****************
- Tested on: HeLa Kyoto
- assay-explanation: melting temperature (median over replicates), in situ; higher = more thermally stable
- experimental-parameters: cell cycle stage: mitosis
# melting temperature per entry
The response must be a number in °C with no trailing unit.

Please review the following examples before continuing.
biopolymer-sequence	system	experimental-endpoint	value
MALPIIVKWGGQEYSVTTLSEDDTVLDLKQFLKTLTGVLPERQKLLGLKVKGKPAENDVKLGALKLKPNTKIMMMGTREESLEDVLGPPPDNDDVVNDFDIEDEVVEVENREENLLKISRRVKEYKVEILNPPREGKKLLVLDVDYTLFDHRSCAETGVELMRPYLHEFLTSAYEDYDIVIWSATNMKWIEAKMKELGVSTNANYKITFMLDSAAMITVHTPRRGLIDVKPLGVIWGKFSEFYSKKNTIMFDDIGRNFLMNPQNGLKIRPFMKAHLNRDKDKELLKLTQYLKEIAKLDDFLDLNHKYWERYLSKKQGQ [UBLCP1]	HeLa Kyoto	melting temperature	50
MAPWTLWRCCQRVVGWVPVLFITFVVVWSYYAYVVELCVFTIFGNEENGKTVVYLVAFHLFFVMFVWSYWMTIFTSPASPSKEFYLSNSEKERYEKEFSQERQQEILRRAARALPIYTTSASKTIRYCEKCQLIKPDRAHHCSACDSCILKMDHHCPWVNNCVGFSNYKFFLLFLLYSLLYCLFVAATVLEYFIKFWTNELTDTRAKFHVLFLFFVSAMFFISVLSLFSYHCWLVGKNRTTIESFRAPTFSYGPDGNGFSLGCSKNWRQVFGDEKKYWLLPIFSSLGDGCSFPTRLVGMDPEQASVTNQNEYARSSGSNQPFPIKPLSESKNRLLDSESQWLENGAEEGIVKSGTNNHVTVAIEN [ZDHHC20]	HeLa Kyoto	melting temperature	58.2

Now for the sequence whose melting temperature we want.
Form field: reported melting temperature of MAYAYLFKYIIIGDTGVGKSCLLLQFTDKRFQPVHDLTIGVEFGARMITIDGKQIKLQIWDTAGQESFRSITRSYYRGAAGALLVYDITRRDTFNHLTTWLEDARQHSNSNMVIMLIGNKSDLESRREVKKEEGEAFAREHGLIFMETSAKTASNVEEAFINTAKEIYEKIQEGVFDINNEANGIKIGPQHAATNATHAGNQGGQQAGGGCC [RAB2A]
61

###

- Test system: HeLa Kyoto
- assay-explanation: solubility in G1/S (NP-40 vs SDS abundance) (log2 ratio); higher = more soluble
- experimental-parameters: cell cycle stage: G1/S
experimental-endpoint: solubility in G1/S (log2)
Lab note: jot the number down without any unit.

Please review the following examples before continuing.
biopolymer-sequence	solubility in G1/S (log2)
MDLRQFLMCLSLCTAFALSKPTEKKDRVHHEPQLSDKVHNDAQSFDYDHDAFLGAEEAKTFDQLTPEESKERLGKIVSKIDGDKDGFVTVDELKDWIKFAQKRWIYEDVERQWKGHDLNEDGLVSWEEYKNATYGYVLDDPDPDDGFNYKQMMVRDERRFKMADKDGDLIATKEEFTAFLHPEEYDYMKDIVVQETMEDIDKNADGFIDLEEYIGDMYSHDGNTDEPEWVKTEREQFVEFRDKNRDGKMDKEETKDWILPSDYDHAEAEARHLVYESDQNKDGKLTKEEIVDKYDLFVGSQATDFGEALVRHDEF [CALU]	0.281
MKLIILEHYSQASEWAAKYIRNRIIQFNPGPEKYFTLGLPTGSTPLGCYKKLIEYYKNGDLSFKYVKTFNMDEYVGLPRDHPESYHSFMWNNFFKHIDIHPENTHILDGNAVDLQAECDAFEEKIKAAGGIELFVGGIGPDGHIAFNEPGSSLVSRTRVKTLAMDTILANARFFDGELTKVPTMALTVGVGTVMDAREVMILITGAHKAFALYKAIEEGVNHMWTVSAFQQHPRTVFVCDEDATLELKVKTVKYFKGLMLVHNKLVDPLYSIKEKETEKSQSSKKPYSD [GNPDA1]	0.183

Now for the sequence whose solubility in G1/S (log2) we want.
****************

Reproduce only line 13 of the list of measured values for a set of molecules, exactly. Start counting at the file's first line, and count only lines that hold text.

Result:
###